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violence. they remain among the highest priorities for the fbi and sbenls community as a whole. isil has proven relentless through their skillfully crafted messaging, the group continues to attract like-minded extremists, including westerners. isil has constructed a narrative that is appealing to individuals from many different walks of life. it is seen by many who click through the internet today, receive social media push notifications, and participate in social networks. in recent months, isil, via social media, has advocated for attacks against military personal, law enforcement, and intelligence community members. isil has gone so far to post names, addresses, and photos of u.s. military personnel to the internet which quickly went viral. we should also understand community and world events may entice an individual to act. as we've seen recently of highly publicized events including the attack in garland, they will attract media attention and
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inspire copy cat attacks. the targeting of the mohamed attack encouraged by isil along with the power of viral messaging. as i've stated in previous opportunities i had to testify before this committee, there is no set profile for the consumer of this propaganda. however, one trend continues to rise, the inspired youth. we've seen children and young adults drawing deeper into the isil narrative. these generations are often comfortable in virtual communication platforms especially social media networks. some of these conversations occur in publicly accessed social media networking sites, but others take place via private messaging platforms. as a result, it is imperative the fbi and all law enforcement organizations understand the latest communication tools and are equipped to identify and prevent terror attacks in the homeland. we live in a techno logically driven society and just as private industry has adapted to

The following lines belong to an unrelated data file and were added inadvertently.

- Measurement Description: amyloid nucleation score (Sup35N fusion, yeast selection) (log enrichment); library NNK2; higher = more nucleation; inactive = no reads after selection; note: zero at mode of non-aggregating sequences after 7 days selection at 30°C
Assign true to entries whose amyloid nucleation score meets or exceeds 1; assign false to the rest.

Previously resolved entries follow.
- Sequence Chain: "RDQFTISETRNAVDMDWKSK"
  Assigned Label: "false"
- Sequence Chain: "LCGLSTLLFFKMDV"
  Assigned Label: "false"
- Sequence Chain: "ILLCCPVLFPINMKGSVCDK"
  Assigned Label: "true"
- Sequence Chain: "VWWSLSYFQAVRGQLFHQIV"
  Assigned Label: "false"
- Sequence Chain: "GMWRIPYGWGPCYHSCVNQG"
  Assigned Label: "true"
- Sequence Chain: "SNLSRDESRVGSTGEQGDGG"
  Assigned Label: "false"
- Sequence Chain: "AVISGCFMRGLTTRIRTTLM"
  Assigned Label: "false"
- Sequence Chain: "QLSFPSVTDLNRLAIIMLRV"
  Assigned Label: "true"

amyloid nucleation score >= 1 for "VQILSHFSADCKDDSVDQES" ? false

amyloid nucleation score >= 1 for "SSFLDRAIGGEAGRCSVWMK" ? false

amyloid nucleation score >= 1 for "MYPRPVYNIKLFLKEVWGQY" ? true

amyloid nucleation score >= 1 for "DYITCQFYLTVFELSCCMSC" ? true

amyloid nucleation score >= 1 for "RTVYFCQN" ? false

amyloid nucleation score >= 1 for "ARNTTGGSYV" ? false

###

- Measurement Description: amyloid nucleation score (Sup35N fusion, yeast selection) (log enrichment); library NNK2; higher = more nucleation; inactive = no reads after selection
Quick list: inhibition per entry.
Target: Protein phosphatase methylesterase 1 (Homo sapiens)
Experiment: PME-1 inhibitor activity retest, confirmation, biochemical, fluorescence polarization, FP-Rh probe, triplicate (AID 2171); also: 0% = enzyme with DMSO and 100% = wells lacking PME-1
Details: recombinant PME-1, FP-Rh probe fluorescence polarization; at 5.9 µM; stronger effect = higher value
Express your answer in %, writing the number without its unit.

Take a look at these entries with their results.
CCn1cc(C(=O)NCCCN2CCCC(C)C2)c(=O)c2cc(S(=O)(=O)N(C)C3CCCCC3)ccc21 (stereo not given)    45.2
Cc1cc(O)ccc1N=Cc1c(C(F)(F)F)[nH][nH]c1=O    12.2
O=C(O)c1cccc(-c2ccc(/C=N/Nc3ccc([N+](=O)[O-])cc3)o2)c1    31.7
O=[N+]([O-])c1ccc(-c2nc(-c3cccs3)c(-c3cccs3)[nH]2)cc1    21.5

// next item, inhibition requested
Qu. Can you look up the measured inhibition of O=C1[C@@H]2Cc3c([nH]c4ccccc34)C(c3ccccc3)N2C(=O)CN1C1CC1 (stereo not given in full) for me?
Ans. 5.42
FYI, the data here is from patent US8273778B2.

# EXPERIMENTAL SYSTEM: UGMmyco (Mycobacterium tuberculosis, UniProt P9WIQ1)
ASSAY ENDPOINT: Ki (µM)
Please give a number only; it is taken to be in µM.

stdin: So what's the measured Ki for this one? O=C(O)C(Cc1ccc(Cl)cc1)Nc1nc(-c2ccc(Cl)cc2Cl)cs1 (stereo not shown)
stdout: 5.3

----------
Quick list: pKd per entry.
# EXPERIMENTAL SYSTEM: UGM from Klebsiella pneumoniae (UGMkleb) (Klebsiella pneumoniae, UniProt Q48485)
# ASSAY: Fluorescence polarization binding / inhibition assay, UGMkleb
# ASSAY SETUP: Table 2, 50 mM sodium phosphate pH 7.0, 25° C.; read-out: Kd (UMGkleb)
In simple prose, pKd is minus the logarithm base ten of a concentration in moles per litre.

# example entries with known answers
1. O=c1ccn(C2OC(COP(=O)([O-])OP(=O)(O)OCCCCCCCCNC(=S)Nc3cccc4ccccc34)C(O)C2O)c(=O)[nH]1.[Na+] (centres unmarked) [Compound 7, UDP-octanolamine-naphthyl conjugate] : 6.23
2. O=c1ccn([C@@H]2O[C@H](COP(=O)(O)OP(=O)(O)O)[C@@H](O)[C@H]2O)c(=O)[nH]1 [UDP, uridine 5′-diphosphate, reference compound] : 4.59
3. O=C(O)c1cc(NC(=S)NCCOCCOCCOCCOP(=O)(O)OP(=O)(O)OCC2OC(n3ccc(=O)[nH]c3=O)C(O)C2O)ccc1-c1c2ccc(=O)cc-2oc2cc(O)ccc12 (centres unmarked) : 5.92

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modern forms of communication, so too have the terrorists. social media is yet the latest tool exploited by terrorists. with its widespread distribution model and encrypted communications, it has afforded a free zone by which to recruit radicalize, plot, and plan. we need to urgently assess the laws applicable in these matters and work with private industry toward technology solutions. to correct the narrative, this is not a conversation about national security at the expense of privacy or about weakening legitimate security of communication products through creation of back doors we are looking to be fully transparent with legal process showing evidence of a crime to gain access through the front door with full knowledge of those companies. the fbi seeks to ensure no one is above the law. so the bad guys can not walk away leaving victims in search of justice. there is certainly a balance between security and privacy. we seek that proper balance and
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one in which security enhances liberty. the fbi and partnership with dhs and mctc is utilizing all techniques and methods to combat the threats these individuals pose to the united states. in conjunction with our domestic and foreign partners, we are rigorously collecting and analyzing intelligence information as it pertains to the ongoing threat posed by foreign terrorist organizations and home grown violent extremists. in partnership with our many federal state and local agencies assigned to joint terrorism task forces around the country, we remain vigilant. chairman mccaul and committee members, thank you for the opportunity to testify concerning isil's persistent threat to the united states. i'm happy to answer any questions you may have. >> thank you director steinbach. i recognize myself for five minutes. i want to first pull up on the screen what i consider to be
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internet conspiracy to conduct a terrorist attack. i was a federal prosecutor, worked on drug cases, organized crime, there are a lot of similarities, but this one is conducted completely on the internet. and let me first commend, i want to commend the fbi, homeland security, and the joint terrorism task forces for their textbook model case efforts in both the garland attack and most recently in boston. that's the way it's supposed to work. unfortunately you have to get it right every time. and they just have to get it the right once. but in kind of shows what we're dealing with the threat gone viral. you have this guy the isis follower in somalia directing attacks against the cartoonist art competition, to mr. simpson, who responds, and as the attack